War for talent & The great resignation
Even before COVID-19 and the Cost of Living crisis, the cost of absenteeism and presenteeism to UK workplaces due poor financial wellbeing was estimated to be £1.56bn.
Since 2020, citizens everywhere have been reassessing their life and changing the way in which they view work. There has been a tectonic shift in the job market, and an explosion of new opportunities for workers to switch locations and careers. The net result is that attracting and retaining talent has become harder than ever.
According to Randstad, vacancies in the UK are at the highest level in over 50 years, with 69% of workers ready to move to a new job within just a couple of months. Staff resignations are an unavoidable element of working life, however the current rate of churn is a cause for concern for business leaders across the UK and beyond.
It has been estimated that the cost of replacing an employee is equal to at least six months of their salary, and many experts believe this to be a conservative figure.
This estimated cost of replacing a member of staff may also ignore the time required from existing team members involved in the recruitment, training, and onboarding processes.
The good news is that an effective financial wellbeing strategy can tackle these issues head-on. In research from PwC it was discovered that 76% of financially stressed employees are attracted to businesses that care about their financial wellbeing, and it was found that 1 in 3 employees rate access to an unbiased financial expert is the No.1 benefit they would like to see introduced.
Tensions in the workplace
It is no secret that the relationship between employer and employee has been tested in recent years. The COVID-19 pandemic, remote work policies, the Cost of Living, and now a recession looming on the horizon have all added pressure, and financial wellbeing has taken the brunt of it.
Personal financial issues can impact us physically, emotionally, mentally and socially. It’s therefore no surprise that employees have said that their financial stress and money worries over the past year have had a major impact on them in the following ways:
Mental health 34%
Physical health 23%
Relationships at home 21%
Productivity at work 18%
Attendance at work 15%
Loyalty and retention
When it comes to retaining talent at an organisation, the research is clear, financially stressed employees are 2x more likely to look for a new job.
According to PwC, 38% of employees who are stressed about their finances are actively looking for a new job, compared to just 16% who aren’t stressed about their finances. So tackle financial stress in the workplace, and that’s 22% more of the workforce who are settled in their role.
The best talent expects the best support, and this is especially true for financial wellbeing. So when employees rate their financial concerns as the No.1 reason for stress, recruitment and retention strategies need to take note.
76% of financially stressed employees are attracted to companies that care more about their financial wellbeing. PwC
Wellbeing, stress, and productivity
The impact of financial stress can be corrosive for businesses. According to Aegon research, it was estimated that poor financial wellbeing costs UK employers more than £1.5 billion each year through absenteeism and presenteeism alone. Not to mention the cost of employee churn.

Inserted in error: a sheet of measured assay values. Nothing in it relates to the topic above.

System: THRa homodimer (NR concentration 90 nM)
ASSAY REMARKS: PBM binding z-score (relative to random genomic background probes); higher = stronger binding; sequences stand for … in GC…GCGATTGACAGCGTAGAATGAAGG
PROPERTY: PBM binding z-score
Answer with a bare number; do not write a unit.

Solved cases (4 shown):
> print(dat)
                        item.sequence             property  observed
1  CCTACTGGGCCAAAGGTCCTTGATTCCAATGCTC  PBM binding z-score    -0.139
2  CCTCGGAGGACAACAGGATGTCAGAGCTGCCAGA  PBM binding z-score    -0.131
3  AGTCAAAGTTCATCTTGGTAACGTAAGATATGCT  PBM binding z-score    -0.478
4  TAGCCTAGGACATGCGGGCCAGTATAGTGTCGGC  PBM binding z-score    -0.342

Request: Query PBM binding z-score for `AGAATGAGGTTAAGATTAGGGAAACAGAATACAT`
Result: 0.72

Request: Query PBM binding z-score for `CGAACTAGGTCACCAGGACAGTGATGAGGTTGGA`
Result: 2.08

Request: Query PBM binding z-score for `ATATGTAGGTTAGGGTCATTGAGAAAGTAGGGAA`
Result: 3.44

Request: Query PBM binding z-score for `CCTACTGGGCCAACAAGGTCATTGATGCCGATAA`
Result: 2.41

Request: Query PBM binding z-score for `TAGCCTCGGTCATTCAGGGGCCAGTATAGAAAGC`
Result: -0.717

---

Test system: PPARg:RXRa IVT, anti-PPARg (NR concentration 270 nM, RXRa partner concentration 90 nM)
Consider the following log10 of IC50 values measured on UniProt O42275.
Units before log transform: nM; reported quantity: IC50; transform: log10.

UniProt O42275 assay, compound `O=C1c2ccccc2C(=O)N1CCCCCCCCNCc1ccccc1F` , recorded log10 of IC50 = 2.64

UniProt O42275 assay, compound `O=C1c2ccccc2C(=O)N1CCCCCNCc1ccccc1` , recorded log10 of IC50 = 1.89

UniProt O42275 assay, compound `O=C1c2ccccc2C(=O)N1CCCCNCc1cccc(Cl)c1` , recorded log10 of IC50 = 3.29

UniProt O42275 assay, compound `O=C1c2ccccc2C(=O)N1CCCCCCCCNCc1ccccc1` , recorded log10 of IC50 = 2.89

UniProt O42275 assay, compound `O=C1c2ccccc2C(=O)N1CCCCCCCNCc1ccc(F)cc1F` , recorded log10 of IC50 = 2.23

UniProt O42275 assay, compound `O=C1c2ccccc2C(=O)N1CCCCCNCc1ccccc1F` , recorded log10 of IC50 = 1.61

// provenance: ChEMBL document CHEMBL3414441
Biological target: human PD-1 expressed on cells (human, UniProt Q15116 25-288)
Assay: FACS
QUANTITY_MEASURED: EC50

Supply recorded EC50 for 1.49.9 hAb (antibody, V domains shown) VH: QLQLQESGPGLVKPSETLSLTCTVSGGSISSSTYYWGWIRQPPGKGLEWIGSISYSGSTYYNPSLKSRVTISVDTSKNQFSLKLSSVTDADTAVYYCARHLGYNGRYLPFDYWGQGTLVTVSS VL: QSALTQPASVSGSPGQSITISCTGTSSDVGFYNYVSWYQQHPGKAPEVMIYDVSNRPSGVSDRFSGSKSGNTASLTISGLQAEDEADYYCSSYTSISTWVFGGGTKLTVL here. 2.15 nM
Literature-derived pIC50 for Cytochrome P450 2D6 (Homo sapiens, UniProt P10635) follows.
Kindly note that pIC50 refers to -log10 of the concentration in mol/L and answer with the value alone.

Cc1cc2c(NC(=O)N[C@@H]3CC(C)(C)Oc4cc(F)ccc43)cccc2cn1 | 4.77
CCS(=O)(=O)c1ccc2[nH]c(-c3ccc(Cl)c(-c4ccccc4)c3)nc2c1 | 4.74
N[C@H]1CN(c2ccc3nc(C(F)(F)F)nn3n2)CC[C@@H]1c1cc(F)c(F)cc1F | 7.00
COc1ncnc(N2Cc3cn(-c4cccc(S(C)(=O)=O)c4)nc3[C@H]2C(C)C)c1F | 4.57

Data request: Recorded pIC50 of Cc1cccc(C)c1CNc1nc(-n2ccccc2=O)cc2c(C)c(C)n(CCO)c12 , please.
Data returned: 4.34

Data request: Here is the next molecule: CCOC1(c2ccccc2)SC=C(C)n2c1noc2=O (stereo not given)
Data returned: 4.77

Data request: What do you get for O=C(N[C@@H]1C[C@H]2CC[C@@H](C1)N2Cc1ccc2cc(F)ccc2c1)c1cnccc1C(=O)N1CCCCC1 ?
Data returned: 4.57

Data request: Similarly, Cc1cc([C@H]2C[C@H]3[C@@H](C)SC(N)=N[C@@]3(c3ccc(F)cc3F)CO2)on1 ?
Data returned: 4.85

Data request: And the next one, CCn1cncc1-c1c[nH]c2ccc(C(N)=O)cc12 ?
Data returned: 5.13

In addition, a study from the Dutch National Institute for Budgeting uncovered that financial stress was the direct cause for a drop in productivity of approximately 20%.
These insights are all part of a wider trend of preoccupation at work, and the Cost of Living situation is stretching a lot of employees to the point where their productivity and performance can drop off a cliff.
24% of employees under 25 have experienced mental health problems as a result of money worries. Close Brothers
The impact of absenteeism is often clear and measurable, with the drop in attendance uncovered with relative ease. However, measuring the loss of productivity from presenteeism is much harder.
In fact, some studies have suggested that presenteeism is actually more costly to businesses than absenteeism. At the root of this problem is financial stress, the elephant in the room, causing distraction and dissatisfaction for anyone who is suffering with it.
How to tackle these problems?
Since the outbreak of COVID-19 in 2020 and the explosion of remote work, many employers have renewed their focus on mental health, and invested in additional resources. This has included examining the various workplace factors that can affect the health of their employees, such as burnout, disconnection, and exhaustion.
However, money problems have fast become the primary cause of mental health issues, and now have the potential to directly impact an organisation’s bottom line in key areas such as productivity, attendance, and retention.
In PwC’s 2022 Financial Wellness Survey, employees who said that money worries had impacted their mental health were:
6x more likely to struggle with productivity
2x more likely to be looking for a new job
7x more likely to be affected by absenteeism
And among financially-stressed employees, 49% said that there had been a severe or major impact on their mental health from money worries in the past year.
Given this close connection between financial wellness and mental health, there is now a growing number of employers focused on providing holistic financial wellbeing and coaching for their staff, to sit alongside their existing mental health support.
Showing your organisation a better way
Want to provide immediate support for you team’s financial health? Book a free Financial Wellbeing Lunch & Learn for your workplace.